Thursday, February 20, 2014

Americans and Equal Opportunity

For a long time, I accepted, without really thinking about it, the common view that most Americans support equal opportunity.  But I have turned my mind to it recently, and now I think the common view is wrong.  As I discussed in a earlier post, Americans don't regard it as particularly unjust that rich people can buy a better education for their children.    And as I discussed in my last post, most Americans think that the inheritance tax should be reduced or eliminated, even though a steep inheritance tax is a prerequisite for equal opportunity:  if one person inherits a lot of money and a lot of other people don't, you don't have a  "level playing field."  I'm not certain, but I recall hearing that even Herbert Spencer, who opposed pretty much all taxes and spending, favored an inheritance tax for that reason.  So it's hard to maintain that Americans are keen on equal opportunity given the lack of support for the inheritance tax.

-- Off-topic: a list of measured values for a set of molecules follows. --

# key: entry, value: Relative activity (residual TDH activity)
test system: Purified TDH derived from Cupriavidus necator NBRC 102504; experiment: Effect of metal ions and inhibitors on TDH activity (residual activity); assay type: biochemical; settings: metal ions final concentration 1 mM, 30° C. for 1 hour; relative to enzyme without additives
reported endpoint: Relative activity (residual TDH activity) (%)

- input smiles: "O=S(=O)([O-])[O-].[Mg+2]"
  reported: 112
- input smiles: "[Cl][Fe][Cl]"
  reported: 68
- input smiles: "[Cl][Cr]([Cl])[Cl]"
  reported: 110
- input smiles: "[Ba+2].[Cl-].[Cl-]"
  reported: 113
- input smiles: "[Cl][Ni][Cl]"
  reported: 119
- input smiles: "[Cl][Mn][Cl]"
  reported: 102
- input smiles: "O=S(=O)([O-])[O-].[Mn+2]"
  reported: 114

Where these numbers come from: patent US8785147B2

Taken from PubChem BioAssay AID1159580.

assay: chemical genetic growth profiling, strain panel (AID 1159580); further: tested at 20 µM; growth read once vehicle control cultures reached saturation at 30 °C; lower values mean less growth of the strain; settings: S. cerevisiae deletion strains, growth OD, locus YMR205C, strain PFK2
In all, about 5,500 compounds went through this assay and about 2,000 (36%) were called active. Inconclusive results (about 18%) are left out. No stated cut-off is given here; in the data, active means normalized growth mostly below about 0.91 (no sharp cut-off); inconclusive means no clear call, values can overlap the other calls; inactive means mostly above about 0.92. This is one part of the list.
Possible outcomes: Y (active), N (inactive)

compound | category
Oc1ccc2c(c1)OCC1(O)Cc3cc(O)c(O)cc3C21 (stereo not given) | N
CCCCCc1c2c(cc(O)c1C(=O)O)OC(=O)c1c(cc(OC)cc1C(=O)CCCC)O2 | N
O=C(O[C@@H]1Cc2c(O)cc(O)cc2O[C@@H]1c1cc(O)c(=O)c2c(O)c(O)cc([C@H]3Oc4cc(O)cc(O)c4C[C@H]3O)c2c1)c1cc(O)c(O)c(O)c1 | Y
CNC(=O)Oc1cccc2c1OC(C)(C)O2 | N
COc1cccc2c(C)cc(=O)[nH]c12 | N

Aside from the survey evidence, general observation doesn't suggest much support for equal opportunity.  Most people try to ensure that their children have whatever advantages they can give them.  I suspect that few middle-class people, even those who are generally egalitarian, would want a society in which their children had a substantial chance of winding up at the bottom.   Although poor parents can't give their children many advantages, they generally accept it as fair that more affluent people try to do so:  in effect, they figure that if they were rich, they'd want their children to inherit their money.

This isn't a lot of evidence, but when I try to think of positive evidence that Americans support equal opportunity, nothing comes to mind.  People talk about "opportunity," or "equal opportunity" all the time, but if you look more closely that usually amounts to saying that it would be good if we could get something for nothing:  if the poor could move up but no one moved down.  (Marco Rubio's recent speech on poverty was a good example of that).

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